HSBC shares rise in Hong Kong despite 'record fine'

AFP News
HSBC has apologised for failing to apply US anti-laundering rules, and a senior executive has resigned
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File photo shows people using ATM machines at the HSBC headquarters in Hong Kong. In early November HSBC said it had set aside $1.5 billion for fines linked to money-laundering in the United States

Shares in HSBC rose Tuesday despite a report the bank would pay a record $1.9 billion fine to settle money laundering charges, while Standard Chartered also climbed after paying a massive fine.

Hong Kong-listed HSBC climbed 0.38 percent to HK$79.75 in early trade.

Standard Chartered, also listed on the Hong Kong exchange, was 0.70 percent higher at HK$186.00 after it paid US authorities $327 million to settle charges it violated US sanctions on Iran and Myanmar.

The benchmark Hang Seng Index was flat.

Citing people familiar with the matter, the Wall Street Journal reported Monday that the settlement between HSBC and US authorities could be announced as early as Tuesday in New York.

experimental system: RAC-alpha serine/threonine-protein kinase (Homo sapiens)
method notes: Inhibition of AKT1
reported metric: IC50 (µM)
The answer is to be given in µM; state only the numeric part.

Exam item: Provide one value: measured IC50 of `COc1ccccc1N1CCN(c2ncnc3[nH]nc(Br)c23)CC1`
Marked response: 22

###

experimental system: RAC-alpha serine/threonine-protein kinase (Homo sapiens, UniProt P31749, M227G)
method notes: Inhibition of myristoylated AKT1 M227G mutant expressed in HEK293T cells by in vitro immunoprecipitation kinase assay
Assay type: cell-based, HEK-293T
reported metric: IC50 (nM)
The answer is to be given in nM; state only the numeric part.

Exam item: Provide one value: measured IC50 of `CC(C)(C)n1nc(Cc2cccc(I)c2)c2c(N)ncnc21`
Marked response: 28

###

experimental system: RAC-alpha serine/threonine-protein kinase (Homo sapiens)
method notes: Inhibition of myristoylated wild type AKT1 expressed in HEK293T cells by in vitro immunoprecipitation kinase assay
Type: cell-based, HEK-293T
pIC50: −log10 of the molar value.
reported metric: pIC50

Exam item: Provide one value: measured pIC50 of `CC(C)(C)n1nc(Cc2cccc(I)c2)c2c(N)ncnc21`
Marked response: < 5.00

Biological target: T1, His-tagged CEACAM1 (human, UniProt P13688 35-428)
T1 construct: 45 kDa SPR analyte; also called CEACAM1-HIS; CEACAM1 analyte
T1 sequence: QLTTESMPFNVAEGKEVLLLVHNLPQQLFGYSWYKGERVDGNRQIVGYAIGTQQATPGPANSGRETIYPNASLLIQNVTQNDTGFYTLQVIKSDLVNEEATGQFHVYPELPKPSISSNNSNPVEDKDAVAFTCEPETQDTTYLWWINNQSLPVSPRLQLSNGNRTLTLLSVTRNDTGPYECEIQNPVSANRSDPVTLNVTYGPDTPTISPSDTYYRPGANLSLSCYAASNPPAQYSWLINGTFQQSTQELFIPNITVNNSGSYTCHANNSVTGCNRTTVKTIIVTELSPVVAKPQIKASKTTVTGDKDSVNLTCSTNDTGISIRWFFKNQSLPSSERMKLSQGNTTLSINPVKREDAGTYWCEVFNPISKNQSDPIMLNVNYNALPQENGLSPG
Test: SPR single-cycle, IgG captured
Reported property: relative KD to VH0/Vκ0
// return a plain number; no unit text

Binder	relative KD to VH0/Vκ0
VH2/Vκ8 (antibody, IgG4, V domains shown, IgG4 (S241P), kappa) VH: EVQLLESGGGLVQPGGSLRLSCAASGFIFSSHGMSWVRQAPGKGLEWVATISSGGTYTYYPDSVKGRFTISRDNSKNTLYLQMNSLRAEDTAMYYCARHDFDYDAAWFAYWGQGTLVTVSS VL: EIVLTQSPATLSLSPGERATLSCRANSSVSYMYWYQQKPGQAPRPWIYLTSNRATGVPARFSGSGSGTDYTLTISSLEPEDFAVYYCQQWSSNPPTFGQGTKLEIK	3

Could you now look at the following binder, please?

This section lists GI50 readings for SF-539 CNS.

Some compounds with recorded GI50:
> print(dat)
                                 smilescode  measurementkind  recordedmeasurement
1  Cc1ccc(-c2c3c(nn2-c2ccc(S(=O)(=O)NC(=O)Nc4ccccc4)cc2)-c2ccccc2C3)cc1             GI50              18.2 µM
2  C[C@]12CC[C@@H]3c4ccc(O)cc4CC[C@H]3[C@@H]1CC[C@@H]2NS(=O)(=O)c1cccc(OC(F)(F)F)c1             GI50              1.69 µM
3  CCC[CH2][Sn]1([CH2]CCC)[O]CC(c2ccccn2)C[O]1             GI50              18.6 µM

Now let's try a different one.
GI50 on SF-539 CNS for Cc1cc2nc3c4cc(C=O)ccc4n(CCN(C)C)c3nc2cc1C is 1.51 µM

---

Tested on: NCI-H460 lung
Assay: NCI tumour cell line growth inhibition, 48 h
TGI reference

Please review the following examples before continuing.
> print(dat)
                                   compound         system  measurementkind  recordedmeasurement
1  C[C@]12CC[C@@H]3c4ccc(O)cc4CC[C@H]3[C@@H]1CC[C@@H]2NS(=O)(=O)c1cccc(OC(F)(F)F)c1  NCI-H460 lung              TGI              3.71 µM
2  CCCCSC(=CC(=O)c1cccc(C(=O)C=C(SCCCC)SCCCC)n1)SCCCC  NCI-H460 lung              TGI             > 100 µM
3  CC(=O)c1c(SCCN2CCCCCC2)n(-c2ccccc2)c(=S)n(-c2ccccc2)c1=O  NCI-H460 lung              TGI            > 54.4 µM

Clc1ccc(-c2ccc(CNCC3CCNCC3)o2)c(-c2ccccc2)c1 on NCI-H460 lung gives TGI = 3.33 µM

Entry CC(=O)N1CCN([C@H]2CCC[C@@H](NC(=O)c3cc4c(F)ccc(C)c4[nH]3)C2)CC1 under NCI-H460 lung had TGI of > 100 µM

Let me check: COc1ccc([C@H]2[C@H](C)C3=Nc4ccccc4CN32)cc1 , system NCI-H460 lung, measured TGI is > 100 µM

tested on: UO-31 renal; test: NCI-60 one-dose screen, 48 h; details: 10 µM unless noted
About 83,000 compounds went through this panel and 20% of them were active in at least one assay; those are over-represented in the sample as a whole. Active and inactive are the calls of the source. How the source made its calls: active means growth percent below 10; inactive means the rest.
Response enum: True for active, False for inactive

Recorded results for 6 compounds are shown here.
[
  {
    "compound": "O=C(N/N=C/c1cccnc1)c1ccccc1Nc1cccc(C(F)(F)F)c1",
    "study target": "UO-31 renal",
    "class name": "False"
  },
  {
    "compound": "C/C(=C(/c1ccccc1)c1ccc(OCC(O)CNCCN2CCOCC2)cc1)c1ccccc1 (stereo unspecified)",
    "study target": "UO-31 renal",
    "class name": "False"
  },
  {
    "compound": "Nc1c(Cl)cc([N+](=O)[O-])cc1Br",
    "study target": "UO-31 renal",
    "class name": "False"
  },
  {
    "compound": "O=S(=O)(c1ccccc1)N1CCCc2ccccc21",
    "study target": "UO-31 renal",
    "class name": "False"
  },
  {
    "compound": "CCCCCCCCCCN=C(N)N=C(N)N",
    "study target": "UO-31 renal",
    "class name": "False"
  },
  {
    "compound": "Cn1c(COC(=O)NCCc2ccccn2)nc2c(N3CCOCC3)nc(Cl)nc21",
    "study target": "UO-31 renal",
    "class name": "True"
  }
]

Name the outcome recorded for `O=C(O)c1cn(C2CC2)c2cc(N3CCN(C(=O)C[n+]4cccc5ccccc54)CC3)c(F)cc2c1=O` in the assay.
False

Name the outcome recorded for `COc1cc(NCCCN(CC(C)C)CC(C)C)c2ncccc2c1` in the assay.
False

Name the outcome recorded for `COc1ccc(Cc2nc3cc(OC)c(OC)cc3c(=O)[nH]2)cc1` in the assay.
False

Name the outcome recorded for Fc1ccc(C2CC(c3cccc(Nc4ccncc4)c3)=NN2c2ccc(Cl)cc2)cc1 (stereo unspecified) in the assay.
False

The Journal said the figure includes nearly $1.3 billion, a record amount for a bank, as part of a deferred prosecution agreement. The London-based bank would also pay a civil fine of more than $650 million.

US lawmakers have accused the Asia-focused bank of giving Iran, terrorists and drug dealers access to the US financial system. HSBC in July admitted to poor anti-laundering controls.

The US Treasury announced the fine for Standard Chartered Monday to settle charges it violated US sanctions on Iran as well as on Myanmar, Libya and Sudan.

The fines from the Treasury's Office of Foreign Assets Control (OFAC) and other US federal and local regulators took to $667 million the total the bank has been charged for sanctions violations.

The New York state banking watchdog fined the bank $340 million in August in the same investigation, saying it hid 60,000 transactions with proscribed Iranian clients worth $250 billion over 10 years.

US authorities have been pushing harder on the banking sector to fall in line with its sanctions especially on Iran in order to raise the economic pressure on Tehran to halt its alleged push to develop nuclear weapons.